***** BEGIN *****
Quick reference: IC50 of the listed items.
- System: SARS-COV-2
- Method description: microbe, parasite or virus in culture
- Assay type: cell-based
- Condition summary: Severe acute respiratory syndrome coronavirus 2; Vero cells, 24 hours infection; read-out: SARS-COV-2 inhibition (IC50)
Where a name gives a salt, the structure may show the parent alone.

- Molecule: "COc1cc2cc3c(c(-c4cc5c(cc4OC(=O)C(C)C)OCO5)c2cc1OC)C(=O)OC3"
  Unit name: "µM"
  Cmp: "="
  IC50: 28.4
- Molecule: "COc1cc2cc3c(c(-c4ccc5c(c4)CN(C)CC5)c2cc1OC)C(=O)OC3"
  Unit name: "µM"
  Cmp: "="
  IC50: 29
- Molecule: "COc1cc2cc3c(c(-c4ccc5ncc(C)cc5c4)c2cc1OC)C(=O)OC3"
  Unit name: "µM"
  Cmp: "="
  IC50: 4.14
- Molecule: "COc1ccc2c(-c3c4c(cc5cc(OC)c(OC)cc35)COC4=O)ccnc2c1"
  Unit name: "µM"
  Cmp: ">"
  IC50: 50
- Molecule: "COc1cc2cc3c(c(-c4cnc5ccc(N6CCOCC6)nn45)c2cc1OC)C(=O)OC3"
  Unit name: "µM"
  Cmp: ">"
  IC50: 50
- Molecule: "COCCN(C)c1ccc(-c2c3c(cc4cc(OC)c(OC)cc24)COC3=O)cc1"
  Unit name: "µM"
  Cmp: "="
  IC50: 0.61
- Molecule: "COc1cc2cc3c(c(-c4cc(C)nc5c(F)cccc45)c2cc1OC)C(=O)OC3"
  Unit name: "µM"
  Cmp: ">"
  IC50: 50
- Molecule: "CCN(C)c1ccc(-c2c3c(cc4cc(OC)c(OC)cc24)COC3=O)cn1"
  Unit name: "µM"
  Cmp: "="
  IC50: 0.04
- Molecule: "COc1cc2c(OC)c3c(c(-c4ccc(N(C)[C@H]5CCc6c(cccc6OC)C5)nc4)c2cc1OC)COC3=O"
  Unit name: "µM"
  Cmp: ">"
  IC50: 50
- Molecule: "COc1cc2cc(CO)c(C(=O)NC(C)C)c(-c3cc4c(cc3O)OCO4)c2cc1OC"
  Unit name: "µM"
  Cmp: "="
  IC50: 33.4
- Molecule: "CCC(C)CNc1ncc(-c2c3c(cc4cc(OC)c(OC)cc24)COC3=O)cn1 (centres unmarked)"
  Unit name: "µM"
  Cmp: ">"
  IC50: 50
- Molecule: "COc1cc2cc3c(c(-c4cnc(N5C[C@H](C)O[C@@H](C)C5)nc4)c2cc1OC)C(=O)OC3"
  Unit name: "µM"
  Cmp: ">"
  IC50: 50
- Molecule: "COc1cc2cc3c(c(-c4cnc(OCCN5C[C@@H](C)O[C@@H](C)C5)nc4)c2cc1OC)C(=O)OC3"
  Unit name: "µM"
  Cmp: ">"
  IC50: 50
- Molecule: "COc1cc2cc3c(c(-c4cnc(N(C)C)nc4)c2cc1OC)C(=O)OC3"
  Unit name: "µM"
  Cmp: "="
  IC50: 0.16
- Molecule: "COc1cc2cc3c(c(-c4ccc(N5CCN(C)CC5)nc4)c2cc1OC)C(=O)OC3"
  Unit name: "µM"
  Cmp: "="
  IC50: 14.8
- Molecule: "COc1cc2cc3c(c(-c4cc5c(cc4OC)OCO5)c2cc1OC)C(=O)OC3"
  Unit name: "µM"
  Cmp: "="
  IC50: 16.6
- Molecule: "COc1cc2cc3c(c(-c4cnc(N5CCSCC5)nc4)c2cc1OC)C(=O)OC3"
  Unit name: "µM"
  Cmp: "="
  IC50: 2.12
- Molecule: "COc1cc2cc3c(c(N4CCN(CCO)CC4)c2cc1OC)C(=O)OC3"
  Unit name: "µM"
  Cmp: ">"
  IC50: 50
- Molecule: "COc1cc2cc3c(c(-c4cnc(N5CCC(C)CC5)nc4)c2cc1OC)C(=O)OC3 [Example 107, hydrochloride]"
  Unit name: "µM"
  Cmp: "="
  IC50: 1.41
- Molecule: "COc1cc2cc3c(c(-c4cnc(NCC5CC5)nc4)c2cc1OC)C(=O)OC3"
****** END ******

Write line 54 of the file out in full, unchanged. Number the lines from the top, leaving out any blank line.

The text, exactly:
  IC50: 50